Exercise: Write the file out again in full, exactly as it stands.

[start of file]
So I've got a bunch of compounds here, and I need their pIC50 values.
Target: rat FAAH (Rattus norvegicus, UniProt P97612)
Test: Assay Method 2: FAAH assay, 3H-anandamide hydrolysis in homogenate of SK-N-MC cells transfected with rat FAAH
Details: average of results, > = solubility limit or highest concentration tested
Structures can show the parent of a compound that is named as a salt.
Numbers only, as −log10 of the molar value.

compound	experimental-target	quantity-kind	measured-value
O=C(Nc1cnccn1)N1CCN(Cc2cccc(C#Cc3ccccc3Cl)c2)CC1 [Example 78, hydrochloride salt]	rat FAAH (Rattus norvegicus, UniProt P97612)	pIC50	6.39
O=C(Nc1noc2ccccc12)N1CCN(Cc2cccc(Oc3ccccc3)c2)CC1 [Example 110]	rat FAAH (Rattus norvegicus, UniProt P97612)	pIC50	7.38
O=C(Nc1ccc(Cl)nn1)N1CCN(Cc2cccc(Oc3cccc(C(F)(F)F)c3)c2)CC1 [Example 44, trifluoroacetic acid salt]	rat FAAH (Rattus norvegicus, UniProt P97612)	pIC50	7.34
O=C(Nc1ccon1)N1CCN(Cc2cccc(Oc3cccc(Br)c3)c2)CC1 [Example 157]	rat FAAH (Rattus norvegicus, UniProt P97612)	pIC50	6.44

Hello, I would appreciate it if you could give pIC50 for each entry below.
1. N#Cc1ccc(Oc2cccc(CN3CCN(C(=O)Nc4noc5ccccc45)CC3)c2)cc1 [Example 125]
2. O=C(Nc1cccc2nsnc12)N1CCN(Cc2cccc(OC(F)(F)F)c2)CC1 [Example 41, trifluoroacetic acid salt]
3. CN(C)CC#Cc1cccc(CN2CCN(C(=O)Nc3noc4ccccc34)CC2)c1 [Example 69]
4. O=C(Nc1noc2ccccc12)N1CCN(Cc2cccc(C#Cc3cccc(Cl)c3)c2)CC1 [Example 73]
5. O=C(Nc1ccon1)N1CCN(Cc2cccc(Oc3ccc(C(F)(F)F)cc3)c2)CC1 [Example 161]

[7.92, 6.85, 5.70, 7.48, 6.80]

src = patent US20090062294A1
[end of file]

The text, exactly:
So I've got a bunch of compounds here, and I need their pIC50 values.
Target: rat FAAH (Rattus norvegicus, UniProt P97612)
Test: Assay Method 2: FAAH assay, 3H-anandamide hydrolysis in homogenate of SK-N-MC cells transfected with rat FAAH
Details: average of results, > = solubility limit or highest concentration tested
Structures can show the parent of a compound that is named as a salt.
Numbers only, as −log10 of the molar value.

compound	experimental-target	quantity-kind	measured-value
O=C(Nc1cnccn1)N1CCN(Cc2cccc(C#Cc3ccccc3Cl)c2)CC1 [Example 78, hydrochloride salt]	rat FAAH (Rattus norvegicus, UniProt P97612)	pIC50	6.39
O=C(Nc1noc2ccccc12)N1CCN(Cc2cccc(Oc3ccccc3)c2)CC1 [Example 110]	rat FAAH (Rattus norvegicus, UniProt P97612)	pIC50	7.38
O=C(Nc1ccc(Cl)nn1)N1CCN(Cc2cccc(Oc3cccc(C(F)(F)F)c3)c2)CC1 [Example 44, trifluoroacetic acid salt]	rat FAAH (Rattus norvegicus, UniProt P97612)	pIC50	7.34
O=C(Nc1ccon1)N1CCN(Cc2cccc(Oc3cccc(Br)c3)c2)CC1 [Example 157]	rat FAAH (Rattus norvegicus, UniProt P97612)	pIC50	6.44

Hello, I would appreciate it if you could give pIC50 for each entry below.
1. N#Cc1ccc(Oc2cccc(CN3CCN(C(=O)Nc4noc5ccccc45)CC3)c2)cc1 [Example 125]
2. O=C(Nc1cccc2nsnc12)N1CCN(Cc2cccc(OC(F)(F)F)c2)CC1 [Example 41, trifluoroacetic acid salt]
3. CN(C)CC#Cc1cccc(CN2CCN(C(=O)Nc3noc4ccccc34)CC2)c1 [Example 69]
4. O=C(Nc1noc2ccccc12)N1CCN(Cc2cccc(C#Cc3cccc(Cl)c3)c2)CC1 [Example 73]
5. O=C(Nc1ccon1)N1CCN(Cc2cccc(Oc3ccc(C(F)(F)F)cc3)c2)CC1 [Example 161]

[7.92, 6.85, 5.70, 7.48, 6.80]

src = patent US20090062294A1